13. This post cannot be displayed because it is in a forum which requires at least 10 posts to view.
  14. This post cannot be displayed because it is in a forum which requires at least 10 posts to view.
  15. This post cannot be displayed because it is in a forum which requires at least 10 posts to view.
  16. Leaves are the least bad thing to have on your prop, "chuck back" (a quick burst of reverse) soon sorts them out. Lurching rather off topic... But I've been on boats which experienced wire, a backpack, a sofa cover, and several times the tow rope (my fault once!); all more problematic. My top tips for not being responsible for getting stuff round a prop are: 1. Avoid the BCN; the wire, backpack and sofa cover all happened there. Hard for the steerer to see them coming, it wasn't me steering anyway on each occasion, and I doubt I'd have spotted them, probably lurking below the surface. 2. If steering the motor when towing on a line, understand the technique of pulling the tow rope in promptly when stopping and get it right. The NBT has various people who are much better at that than me. Hence: 3. Be the butty steerer!
  17. This post cannot be displayed because it is in a forum which requires at least 10 posts to view.
  18. This week the flow on the Thames was steadily coming down to normal, and the NBT pair (with me on the crew doing the easy jobs) set off downstream from Osney on the morning of Sun 11th. By today we'd done our K&A deliveries and got back down to Reading. Fresh people joined the crew and I traveled home from there; County Lock is handy for the station, just a short walk through the city centre. The latest on the EA website is that the whole river is back to normal and navigable.
  19. Yes, I expect we're both right and the river is invading the canal. There's a similar notice about the Nell's Lock to Aynho Weir Lock section where the Cherwell runs in and out.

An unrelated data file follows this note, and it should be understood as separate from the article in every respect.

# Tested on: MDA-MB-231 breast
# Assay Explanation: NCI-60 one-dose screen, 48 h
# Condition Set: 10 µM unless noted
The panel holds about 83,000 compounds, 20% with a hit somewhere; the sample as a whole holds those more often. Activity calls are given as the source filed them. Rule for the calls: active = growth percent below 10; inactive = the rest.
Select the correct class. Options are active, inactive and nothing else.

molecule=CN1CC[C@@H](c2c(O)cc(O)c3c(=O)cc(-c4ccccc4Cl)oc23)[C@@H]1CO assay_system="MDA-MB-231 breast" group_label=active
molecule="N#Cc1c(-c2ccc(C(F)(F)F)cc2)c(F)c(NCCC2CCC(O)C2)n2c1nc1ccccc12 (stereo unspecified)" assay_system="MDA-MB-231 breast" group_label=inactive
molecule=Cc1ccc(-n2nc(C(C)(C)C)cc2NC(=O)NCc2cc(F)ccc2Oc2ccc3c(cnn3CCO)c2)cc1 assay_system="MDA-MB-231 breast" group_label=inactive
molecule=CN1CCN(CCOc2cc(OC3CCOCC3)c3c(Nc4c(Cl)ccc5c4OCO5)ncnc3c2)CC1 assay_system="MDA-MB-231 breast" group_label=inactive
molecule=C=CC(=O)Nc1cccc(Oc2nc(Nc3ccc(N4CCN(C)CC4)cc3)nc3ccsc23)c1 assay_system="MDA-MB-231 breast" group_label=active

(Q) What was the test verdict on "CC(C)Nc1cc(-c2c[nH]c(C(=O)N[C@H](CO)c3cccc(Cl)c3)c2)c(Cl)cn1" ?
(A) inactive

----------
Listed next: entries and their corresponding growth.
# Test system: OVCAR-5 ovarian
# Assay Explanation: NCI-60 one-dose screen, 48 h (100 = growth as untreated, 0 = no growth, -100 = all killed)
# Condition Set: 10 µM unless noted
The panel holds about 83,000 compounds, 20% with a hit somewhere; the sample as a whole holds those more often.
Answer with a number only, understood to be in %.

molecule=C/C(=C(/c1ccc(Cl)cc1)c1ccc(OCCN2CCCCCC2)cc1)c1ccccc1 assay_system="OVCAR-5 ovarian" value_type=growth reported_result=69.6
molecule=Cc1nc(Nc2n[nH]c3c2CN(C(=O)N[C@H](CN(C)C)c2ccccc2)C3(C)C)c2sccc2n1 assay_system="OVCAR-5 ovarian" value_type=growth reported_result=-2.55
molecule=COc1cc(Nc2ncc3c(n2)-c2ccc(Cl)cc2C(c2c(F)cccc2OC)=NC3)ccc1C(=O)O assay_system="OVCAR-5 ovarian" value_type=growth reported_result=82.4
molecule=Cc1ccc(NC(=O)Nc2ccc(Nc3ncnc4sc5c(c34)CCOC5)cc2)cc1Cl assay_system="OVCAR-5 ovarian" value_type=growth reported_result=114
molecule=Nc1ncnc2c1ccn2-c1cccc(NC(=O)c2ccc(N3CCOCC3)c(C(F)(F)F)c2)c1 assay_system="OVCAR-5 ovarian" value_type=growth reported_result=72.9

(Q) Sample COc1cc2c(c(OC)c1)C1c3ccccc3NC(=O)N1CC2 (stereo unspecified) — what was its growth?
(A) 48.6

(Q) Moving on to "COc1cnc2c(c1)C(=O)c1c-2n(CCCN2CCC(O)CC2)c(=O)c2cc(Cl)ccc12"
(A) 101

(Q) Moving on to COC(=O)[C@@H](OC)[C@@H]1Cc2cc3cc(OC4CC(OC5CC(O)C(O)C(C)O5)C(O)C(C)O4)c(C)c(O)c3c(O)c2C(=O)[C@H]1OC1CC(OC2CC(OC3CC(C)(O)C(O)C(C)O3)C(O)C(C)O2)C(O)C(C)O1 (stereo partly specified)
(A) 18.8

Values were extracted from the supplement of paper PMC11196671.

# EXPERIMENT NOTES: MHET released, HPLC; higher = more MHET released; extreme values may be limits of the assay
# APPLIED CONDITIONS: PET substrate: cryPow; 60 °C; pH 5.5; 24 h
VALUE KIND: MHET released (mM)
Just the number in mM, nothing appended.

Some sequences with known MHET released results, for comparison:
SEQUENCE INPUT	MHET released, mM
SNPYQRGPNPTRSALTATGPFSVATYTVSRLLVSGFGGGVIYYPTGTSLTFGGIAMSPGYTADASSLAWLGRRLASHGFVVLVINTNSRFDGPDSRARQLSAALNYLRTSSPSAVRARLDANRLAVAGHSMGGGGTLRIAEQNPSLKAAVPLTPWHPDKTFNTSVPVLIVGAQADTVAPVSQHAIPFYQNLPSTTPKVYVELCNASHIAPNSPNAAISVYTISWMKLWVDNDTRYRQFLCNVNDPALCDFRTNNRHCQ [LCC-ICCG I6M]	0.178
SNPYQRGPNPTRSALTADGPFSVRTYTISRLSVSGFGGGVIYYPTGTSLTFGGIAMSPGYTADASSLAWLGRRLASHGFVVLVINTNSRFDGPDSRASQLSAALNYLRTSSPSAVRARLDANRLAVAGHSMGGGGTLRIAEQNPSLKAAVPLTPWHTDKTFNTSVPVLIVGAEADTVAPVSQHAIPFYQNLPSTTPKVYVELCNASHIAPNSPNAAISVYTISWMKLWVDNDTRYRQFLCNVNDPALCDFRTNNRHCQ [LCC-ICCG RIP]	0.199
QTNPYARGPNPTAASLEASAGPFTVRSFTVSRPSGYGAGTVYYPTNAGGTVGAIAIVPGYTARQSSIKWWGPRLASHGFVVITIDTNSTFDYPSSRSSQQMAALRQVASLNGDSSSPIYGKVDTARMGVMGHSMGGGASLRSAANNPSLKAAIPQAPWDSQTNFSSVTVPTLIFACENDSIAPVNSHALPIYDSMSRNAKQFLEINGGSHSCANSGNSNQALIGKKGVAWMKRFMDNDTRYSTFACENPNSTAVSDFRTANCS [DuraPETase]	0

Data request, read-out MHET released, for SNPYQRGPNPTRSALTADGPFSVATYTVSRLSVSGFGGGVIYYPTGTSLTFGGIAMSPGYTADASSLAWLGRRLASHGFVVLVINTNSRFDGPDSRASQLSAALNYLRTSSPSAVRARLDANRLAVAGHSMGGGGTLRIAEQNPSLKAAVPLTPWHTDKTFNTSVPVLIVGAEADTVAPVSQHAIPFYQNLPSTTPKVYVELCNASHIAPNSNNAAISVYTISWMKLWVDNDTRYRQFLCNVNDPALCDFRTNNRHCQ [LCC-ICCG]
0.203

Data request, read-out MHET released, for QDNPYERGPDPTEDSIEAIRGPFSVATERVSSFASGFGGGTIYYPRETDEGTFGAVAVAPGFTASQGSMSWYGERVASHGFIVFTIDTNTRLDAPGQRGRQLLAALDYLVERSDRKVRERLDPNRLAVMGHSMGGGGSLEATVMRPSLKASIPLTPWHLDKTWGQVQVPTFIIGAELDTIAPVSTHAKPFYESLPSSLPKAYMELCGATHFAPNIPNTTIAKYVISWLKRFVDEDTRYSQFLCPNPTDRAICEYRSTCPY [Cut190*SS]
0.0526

20. We've gone from too little to too much water in the south Oxford! CRT notices issued a few days ago are now advising against navigating Isis Lock (4 Oct) OR Dukes Cut Lock (5 Oct)!
  21. A footnote: I see the Kennet through Reading "Upstream of Blake's lock" has now gone from red board to yellow "caution stream decreasing", which makes it safer to get through in either direction. But Caversham to Sonning on the Thames is still on red, so if anyone's planning at the moment to go through Reading whichever way, be patient, wait and see.
  22. Looking at the EA site and the weather forecast, I estimate that things are slowly getting better. Some time in the next few days I'm hopeful that more red boards will be replaced by yellow and the NBT may be able to leave Oxford going down river then into the K&A. Dave123, if you see a loaded breasted up pair coming down the Thames that would be us. If I'm not too busy in the galley, as we pass you I'll try to wave. Fear not, someone else will be steering!
  23. Wasn't the long school summer holiday introduced so that children could be out of school for harvest time? Me being in IT, my calendar varied and agriculture was not involved, so the one time I took a child out of school during term was to enable my children including my daughter, then 15, to escape their mother and stepfather. Her teachers were helpful because they knew it was good for her welfare. She and my son, who was off school for a teacher training day, waited for their mother to go out to work, finished their packing and left; we returned later for their two cats. Perhaps the moral of this odd story is that teachers know best and should have a certain discretion? My boating season should start within the next few days as the Thames appears to be slowly coming off red boards.
  24. Google translate is the easy way; they cater for Romans too: facile defricatus urina I don't think I've ever been down the 21, but 3 hours single handed sounds quick, especially as the locks are rather spread out.
  25. The first time I set foot on a narrow boat was on a cold day in January 2012. My brother needed crew for the day, we covered a few miles and locks, and I was hooked. What season? I'm 65 and the two surgeons who've operated on me in recent years, Feb 2018 and Jan 2020, were both quite a lot younger than me. But they did well ... because both operations were quite drastic and I've reached 65. I don't think I met the first surgeon who operated on me. Someone took my appendix out in Ludwigshafen, West Germany as it then was, in 1973. They did OK.
×
×
  • Create New...

Important Information

We have placed cookies on your device to help make this website better. You can adjust your cookie settings, otherwise we'll assume you're okay to continue.